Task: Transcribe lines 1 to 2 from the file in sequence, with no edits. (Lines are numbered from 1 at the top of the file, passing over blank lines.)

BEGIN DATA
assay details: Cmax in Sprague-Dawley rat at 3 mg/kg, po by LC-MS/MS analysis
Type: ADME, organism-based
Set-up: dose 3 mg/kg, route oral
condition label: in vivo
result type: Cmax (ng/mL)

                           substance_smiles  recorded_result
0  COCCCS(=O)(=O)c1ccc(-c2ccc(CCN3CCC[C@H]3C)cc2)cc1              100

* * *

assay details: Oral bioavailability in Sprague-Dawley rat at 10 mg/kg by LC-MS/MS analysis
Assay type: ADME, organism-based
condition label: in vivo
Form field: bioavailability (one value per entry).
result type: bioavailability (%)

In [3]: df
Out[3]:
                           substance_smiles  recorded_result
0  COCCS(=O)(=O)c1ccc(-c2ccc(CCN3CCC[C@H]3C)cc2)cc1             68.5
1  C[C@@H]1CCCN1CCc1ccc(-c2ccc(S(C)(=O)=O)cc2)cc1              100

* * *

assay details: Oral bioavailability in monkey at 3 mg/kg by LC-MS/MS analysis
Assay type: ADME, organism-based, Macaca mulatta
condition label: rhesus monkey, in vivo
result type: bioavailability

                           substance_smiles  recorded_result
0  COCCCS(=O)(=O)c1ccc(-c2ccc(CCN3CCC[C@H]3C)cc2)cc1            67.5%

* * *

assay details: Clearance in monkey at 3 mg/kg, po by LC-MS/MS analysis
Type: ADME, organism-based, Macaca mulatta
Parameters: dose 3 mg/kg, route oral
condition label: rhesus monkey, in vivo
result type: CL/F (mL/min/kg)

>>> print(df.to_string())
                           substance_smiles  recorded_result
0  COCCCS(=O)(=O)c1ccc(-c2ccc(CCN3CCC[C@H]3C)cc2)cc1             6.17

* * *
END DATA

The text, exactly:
assay details: Cmax in Sprague-Dawley rat at 3 mg/kg, po by LC-MS/MS analysis
Type: ADME, organism-based